Our friend Glenn Cohen of Cohen Investment Strategies hosted a private webinar this week for accredited investors, where he and special guest Rick Campagna of 300 North Capital each shared their 2012 economic and financial market outlooks. Glenn was very kind to extend an invite my way, and especially kind to allow me to take notes so that I can share them with you here!
The webinar was great ... these guys are both very thorough financial thinkers, and very plugged in with the hedge fund world. Rick's fund has absolutely killed it over the last eighteen months, in fact, returning +30% before fees (and the returns are quite smooth, he rarely had a down month).
So with my freeloader webinar attendee pass and MacBook Air in hand, I cranked out these notes to share with you ...
Cohen Plan 2012 Economic and Financial Outlook
Notes from Presentation by Glenn Cohen, Founder and CEO, The Cohen Investment Plan
Glenn Cohen's biggest concerns for the next two years are:
- The large deficits being run in developed countries - and the ways (or lack thereof) that we are dealing with them
- The S&P 500's lagging performance vs. copper over the past two years
He points out that copper has led this cyclical bull market since early 2009 (see chart below). But as you can see, copper recently changed direction to the downside. So, Cohen is concerned that this is ushering in the beginning of a declining market trend.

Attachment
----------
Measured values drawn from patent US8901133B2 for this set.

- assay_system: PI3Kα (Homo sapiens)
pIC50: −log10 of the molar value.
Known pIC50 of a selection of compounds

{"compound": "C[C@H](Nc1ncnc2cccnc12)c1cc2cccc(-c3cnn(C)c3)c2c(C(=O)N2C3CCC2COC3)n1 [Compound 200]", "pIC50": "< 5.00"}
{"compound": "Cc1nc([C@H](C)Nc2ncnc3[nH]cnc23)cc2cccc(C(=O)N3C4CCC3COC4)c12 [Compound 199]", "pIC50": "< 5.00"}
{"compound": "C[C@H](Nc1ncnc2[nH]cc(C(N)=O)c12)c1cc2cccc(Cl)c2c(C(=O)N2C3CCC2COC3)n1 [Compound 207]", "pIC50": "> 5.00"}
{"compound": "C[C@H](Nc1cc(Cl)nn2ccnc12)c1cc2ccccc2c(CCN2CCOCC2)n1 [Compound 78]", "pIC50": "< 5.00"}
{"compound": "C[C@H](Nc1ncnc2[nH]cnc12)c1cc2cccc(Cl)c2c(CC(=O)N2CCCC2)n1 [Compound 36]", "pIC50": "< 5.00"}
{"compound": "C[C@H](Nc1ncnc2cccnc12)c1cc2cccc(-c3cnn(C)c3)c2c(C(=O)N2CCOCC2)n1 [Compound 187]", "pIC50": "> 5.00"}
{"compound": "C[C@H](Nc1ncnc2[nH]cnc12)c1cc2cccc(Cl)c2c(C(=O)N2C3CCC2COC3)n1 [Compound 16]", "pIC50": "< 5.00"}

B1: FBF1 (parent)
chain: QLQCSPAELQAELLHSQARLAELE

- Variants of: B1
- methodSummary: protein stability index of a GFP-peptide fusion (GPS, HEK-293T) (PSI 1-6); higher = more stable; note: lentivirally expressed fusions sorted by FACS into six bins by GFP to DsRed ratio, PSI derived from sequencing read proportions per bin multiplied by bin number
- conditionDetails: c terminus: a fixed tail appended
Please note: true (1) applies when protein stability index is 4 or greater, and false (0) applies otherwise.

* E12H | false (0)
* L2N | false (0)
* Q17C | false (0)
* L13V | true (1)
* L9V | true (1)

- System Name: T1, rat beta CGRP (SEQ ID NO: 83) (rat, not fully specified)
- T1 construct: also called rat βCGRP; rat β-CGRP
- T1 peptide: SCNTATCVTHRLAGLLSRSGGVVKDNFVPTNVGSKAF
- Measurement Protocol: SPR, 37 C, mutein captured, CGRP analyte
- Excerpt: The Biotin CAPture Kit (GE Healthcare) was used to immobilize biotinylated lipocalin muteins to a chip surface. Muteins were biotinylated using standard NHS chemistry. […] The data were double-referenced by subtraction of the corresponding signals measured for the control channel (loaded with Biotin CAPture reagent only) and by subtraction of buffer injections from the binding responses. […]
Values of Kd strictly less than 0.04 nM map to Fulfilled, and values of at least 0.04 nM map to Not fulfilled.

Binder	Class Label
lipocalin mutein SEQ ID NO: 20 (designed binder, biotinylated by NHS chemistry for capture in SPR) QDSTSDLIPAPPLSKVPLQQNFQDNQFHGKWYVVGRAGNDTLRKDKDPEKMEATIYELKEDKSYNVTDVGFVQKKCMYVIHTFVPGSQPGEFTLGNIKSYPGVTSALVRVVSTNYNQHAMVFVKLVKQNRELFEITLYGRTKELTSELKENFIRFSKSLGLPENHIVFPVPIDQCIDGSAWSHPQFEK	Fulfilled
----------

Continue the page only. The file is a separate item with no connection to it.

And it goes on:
Is Dr. Copper leading the S&P down? (Source: StockCharts.com)
The ECB's Refusal to Kick the Can
It's become clear that you cannot have a monetary union without a fiscal union, Cohen says, and the proposed solutions by EU leaders have caused more problems than they have solved. Germany no longer has the stomach to fund bailouts or targeted growth initiatives.
The ECB is unwilling to print money at this point - and this is the only short-term solution to sure up the footing of European economies. The EFSF is insufficient. And furthermore, GDP projections for 2012 may prove to be too optimistic, as current growth projections are positive for all periphery countries.
In summary, no outcome for Europe looks good.